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"Floyd's Southwestern Utah Trophy Bull Elk"
Photo provided by: Floyd Winder

Floyd Winder (aka Justhunt14) posted the following in the Elk Forum about his limited entry southwest desert elk hunt..........

"I guess you could say this hunt started when I was 14, thankfully my dad started putting me in for LE elk as soon as I was eligible, he starting applying me for the Paunsaugunt elk, which at the time was the best chance to draw a tag with little to no points, after my points started building I changed units and started applying for the more sought after tags; the San Juan, the Pahvant, Mt Dutton, and Panguitch.

Letís fast forward 18 years, when it came time to apply again in 2016 I had a lot of options in front of me, it kind of started to feel good like I was getting the upper hand and knew I was going to draw a tag soon, after a life long friend drew an archery elk tag on Mt. Dutton in 2015, I knew I didnít want that tag. He was successful with a great 340 6x8 on the second to last day, but packing that thing out of the devils hole, it about killed us all, there is country on that mountain that would make a horse cry. Or maybe Iím just a big wimp. So that eliminated one option, then Utah decides to change their black powder ruling on scopes, which I will be the first to admit I was opposed of it, but of course when it passed I was going to take full advantage of it. I still wasnít sure where I was going to apply my points this year but after looking over all my option several times, and confirming them with hunting buddies, I waited until the last day of the application period and for whatever reason I put in for Southwest Desert Muzzle Loader.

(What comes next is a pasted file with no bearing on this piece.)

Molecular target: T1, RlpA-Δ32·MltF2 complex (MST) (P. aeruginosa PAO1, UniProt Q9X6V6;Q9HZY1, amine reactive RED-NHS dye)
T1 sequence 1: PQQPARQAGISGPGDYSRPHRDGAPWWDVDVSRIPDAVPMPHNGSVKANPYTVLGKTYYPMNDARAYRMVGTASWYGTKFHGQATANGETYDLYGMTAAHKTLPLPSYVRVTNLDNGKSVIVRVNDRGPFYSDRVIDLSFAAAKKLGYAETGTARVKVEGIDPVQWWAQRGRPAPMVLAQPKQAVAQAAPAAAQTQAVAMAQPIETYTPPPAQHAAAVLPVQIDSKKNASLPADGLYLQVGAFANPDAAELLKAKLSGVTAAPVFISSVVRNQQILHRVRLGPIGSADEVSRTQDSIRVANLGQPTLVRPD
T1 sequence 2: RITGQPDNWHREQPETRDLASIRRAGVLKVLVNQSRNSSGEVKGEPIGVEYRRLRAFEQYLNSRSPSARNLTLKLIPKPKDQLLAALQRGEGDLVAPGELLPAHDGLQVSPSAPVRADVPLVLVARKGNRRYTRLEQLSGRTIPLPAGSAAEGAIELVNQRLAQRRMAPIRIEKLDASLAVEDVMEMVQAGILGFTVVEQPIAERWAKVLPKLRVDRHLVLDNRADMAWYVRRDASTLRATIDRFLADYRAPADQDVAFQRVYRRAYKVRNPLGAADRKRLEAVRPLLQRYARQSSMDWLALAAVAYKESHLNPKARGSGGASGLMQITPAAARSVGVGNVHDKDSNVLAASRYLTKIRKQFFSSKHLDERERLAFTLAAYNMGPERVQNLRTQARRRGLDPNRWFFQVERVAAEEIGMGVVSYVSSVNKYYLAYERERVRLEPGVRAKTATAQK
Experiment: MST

Now according the previous year stats, I was guaranteed that tag with 17 points but it just so happens they cut bull tags on that unit this year (which is a good thing) then with the new ruling with scopes on black powders, I thought I would be booted out another year, but Iíll be damned the first time in 18 years I opened up that letter there it was plain as day. Dear Mr. Floyd Winder thank you for applying for the 2016 limited entry bull elk your results areÖÖÖ SUCCESSFUL.

So it begins. After the excitement and phone calls to family and friends my weekends were spent scouting, checking water sources, getting familiar with roads, putting the miles on the truck and my boots, for those of you that donít know, the west desert its a big unit I spent my whole summer out there and maybe only covered 30 percent of it, I wasnít to worried about trying to locate a bull, my hunt was in the rut, well at least I was hoping it would be, I just needed to know where the cows were going to be and where the water is, and of course by the time my hunt rolled around most of those water sources were dry. In the midst of all this I decide Iím going to up grade my muzzle loader, so I buy the Remington 700 UML, and top it with a Leopold 3x9x40 great set up. I figured if Iím going to draw my once in a lifetime limited entry tag Iím going to rack up the debt while doing it.